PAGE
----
So why wouldn't every state adopt a vote-by-mail system this year?

"First and foremost, let's be very clear that this is a problem perpetrated by one particular party, which is really the Senate Republicans" working under President Trump's direction, Silk explains.

For months, Trump has cast doubt on the reliability of mail-in ballots, presumably in an effort to throw the legitimacy of a potential Biden win into question. But "as much as Trump wants to make vote-by-mail a partisan issue, in most of the country it's not a partisan issue," Silk adds. Several red states, including Utah, have robust vote-by-mail systems, he explains, and he points out that the two demographics that have traditionally embraced voting by mail, "old people and the military, are two very strong Republican voting blocs. This shouldn't be partisan. We should be able to figure this out."

In fact, Silk says, some states are in the process of establishing safe voting systems right now. "Ohio is doing interesting things [to promote voting by mail], and Iowa is going to mail applications to everyone in the state" to encourage mail-in ballots.


Silk, a veteran campaign manager and political strategist, admits that Republican interference in elections is "the one thing that keeps me up at night about this election, the one that makes me the most nervous — the inability of people to participate."

Uribe agrees that "we should enfranchise as many people as possible and make it as safe as possible for everyone" to vote, but she adds that "vote-by-mail is also not a panacea for this election."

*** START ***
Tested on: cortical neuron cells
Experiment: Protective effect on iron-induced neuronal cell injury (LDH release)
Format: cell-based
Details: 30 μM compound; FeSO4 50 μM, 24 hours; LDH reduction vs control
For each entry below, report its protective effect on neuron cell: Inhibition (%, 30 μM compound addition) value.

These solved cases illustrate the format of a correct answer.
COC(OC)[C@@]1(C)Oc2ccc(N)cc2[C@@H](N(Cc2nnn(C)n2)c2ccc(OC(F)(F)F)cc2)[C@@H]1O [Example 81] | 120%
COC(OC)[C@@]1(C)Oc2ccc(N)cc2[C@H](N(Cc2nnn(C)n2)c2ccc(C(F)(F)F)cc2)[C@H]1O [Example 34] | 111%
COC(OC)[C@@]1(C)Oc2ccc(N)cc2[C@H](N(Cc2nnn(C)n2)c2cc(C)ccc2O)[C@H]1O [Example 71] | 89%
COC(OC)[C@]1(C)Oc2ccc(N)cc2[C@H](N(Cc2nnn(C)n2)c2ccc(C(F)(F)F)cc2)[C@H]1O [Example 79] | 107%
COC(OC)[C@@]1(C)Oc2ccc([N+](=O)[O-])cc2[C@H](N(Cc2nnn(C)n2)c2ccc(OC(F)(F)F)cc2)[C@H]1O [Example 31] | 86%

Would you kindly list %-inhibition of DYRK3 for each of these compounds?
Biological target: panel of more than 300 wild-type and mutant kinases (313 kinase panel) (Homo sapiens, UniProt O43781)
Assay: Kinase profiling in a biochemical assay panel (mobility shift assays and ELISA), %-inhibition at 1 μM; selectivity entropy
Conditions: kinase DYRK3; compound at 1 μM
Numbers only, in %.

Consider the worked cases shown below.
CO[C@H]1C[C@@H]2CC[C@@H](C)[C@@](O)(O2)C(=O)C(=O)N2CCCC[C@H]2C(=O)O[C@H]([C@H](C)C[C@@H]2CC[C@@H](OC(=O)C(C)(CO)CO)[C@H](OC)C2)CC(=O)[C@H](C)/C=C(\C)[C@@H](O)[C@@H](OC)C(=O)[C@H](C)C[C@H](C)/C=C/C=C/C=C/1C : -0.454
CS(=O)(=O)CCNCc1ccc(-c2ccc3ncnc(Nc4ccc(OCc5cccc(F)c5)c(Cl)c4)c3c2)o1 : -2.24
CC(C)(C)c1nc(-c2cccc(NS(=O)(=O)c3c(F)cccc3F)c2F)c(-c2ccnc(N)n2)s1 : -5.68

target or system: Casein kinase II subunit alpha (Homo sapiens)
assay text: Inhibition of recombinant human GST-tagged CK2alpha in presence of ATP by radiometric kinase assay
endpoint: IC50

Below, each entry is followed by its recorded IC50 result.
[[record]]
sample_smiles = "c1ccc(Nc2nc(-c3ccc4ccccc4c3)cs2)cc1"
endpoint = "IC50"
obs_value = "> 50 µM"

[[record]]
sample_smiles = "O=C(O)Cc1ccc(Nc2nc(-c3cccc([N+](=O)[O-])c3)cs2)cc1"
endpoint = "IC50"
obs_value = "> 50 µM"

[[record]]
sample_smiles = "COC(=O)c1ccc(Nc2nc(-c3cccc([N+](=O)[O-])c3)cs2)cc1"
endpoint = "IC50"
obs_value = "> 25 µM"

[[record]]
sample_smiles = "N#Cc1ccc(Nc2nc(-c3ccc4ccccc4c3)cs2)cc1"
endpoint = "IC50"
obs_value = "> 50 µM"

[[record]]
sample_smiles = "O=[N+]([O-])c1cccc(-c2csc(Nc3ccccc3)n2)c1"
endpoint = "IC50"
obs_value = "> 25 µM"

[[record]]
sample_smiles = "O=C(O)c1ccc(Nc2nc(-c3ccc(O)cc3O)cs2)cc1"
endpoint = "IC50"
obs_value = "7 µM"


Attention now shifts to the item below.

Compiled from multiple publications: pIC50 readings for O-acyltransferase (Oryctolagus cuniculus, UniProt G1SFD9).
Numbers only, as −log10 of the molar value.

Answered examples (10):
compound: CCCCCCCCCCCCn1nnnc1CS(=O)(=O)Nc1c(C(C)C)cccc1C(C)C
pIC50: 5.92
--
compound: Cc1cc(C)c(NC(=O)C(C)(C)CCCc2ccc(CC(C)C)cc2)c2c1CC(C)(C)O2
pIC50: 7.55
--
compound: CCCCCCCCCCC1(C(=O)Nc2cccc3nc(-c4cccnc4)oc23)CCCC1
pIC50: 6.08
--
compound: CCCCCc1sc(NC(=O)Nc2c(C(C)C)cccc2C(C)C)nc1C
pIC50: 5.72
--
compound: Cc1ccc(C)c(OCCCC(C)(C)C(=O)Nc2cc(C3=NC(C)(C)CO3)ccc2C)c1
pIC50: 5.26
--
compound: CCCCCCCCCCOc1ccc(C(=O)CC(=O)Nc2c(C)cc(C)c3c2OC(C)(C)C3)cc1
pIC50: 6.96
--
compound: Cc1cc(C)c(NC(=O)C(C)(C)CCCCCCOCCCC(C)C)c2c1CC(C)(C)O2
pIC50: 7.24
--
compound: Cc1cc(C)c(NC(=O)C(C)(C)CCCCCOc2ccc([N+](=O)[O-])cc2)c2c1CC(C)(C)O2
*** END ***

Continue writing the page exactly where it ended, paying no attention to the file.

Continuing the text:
Even in states like Washington that have fully embraced vote-by-mail, she points out, "it doesn't happen overnight. Places that have done it didn't institute it in one election, and they didn't do it in less than 100 days."

And worse, "for indigenous and native communities, vote-by-mail presents tons of problems as it relates to having addresses versus P.O. boxes" on reservations. Post office boxes — which may be shared among many people — present a huge problem for mailed ballots, which also leaves many unhoused individuals without a secure way to vote.

Still, vote-by-mail is by far the most reliable voting system, and it's worked in both blue and red states. But no system is entirely secure. Without serious, nonpartisan oversight, it's possible for Republicans to disenfranchise young people and people of color from voting by mail. Ballots from Republican strongholds with high densities of traditionally Democratic-voting populations, for example, are likely to see more signature challenges and larger rejection rates.


And Trump's continual assault on the system means that the American people will have to be especially vigilant against vote-tampering this year. Some experts believe that if partisan saboteurs were to commit an all-out assault on vote-by-mail results, "we can lose up to a five-percent election margin based on rejection rates of certain ballots — and that five percent is something we can't afford to lose," Uribe said. That's why she believes that we need a more diverse selection of volunteer poll workers, as a safeguard against disenfranchisement.

It's easy to fall into the lazy trap of believing that voting is a once-a-year, or even a once-every-four-years, responsibility. But civic engagement demands more from us — particularly in a time when democratic institutions are under attack.

"If you're looking to take near-term action" to promote voting by mail, Silk said, "you should be reaching out to your lawmakers — especially if you have a Republican Senator in your state — to communicate with them how crucial it is to protect the vote."

In other words, if you want your voice to be heard in November, you've also got to use your voice right now.